So read the Gnostic literature, as some have pointed out--it is as much a "Bible" as the "Holy Bible." Read also those passages in the "Holy Bible," as some have pointed out, which were "filtered" through the Gnostic worldview. However, don't look for a modern translation that is a Gnostic interpretation, because Gnosticism is a historical artifact and not a current worldview--though there are many gnostics who are alive and well today.

                Mark

                --- In gnosticism2@yahoogroups.com, "sbaldwin2" <sbaldwin2@...> wrote:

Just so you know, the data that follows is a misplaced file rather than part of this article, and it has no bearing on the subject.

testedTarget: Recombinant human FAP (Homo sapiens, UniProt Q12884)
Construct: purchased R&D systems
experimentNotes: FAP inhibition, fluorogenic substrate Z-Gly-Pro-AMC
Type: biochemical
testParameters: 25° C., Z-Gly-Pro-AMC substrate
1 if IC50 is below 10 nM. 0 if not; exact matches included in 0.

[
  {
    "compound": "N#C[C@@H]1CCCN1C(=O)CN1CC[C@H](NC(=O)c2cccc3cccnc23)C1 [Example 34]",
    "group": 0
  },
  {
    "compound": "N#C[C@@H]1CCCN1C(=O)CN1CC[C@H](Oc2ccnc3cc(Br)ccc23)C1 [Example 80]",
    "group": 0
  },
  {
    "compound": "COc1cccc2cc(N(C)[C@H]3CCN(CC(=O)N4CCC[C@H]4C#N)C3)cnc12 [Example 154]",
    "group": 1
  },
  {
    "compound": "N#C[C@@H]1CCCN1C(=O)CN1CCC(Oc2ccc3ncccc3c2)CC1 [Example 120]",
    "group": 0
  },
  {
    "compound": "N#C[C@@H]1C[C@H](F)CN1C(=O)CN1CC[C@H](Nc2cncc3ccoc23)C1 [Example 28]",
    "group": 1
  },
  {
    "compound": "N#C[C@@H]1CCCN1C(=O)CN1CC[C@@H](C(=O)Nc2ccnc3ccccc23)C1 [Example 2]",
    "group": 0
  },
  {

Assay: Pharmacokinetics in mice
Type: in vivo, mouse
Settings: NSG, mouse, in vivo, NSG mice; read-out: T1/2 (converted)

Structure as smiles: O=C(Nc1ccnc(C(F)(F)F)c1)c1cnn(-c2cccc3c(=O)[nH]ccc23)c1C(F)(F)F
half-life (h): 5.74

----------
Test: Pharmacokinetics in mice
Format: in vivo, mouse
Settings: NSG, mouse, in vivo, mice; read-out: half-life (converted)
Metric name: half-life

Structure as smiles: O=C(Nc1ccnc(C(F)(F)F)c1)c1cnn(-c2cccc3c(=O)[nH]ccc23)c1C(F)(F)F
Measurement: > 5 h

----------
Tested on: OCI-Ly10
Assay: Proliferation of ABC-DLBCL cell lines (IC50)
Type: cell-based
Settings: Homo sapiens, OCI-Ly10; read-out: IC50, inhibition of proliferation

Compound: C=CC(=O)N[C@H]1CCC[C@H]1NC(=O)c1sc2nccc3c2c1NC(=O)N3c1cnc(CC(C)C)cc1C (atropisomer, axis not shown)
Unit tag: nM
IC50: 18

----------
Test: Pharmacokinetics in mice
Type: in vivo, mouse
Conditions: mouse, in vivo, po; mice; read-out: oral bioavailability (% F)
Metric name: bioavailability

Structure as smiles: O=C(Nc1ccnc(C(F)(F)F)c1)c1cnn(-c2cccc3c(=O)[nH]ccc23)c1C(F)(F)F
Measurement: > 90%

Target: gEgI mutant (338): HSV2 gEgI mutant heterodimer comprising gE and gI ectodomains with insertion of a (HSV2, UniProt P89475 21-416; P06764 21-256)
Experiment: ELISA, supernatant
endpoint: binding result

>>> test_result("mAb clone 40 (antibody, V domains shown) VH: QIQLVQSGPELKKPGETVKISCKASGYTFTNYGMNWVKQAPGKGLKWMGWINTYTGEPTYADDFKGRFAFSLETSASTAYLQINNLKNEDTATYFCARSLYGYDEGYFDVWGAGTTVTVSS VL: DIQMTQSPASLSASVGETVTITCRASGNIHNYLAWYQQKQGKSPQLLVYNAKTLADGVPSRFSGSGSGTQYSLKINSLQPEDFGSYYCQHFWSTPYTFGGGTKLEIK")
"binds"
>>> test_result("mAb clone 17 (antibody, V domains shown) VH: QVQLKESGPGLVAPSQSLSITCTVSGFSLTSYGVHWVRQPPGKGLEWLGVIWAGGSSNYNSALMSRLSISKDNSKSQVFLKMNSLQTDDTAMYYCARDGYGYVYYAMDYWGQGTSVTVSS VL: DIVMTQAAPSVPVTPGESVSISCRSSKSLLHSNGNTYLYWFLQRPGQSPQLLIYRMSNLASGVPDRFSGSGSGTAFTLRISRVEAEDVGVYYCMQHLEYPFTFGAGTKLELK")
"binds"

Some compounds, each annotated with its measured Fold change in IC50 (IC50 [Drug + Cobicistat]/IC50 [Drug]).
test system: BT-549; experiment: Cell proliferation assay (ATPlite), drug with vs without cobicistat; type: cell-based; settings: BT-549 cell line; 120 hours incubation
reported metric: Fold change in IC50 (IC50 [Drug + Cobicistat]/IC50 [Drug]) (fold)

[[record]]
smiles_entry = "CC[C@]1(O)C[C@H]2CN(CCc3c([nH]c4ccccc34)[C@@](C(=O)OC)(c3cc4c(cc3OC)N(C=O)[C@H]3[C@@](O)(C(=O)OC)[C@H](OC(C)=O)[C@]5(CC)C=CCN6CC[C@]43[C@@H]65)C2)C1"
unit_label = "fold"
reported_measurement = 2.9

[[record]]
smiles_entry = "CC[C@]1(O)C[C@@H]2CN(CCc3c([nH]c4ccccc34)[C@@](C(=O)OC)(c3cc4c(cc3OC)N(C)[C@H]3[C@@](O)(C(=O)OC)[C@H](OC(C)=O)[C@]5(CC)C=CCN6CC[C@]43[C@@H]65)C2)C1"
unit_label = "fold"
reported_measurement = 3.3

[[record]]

>
                > greetings,
                >
                > Question - which of the various Bible translations out on the market represent the gnostic thought or as close as can be?
                >
                > Open to ideas.
                >
                > Thank you,
                >
                > Steven Baldwin
                >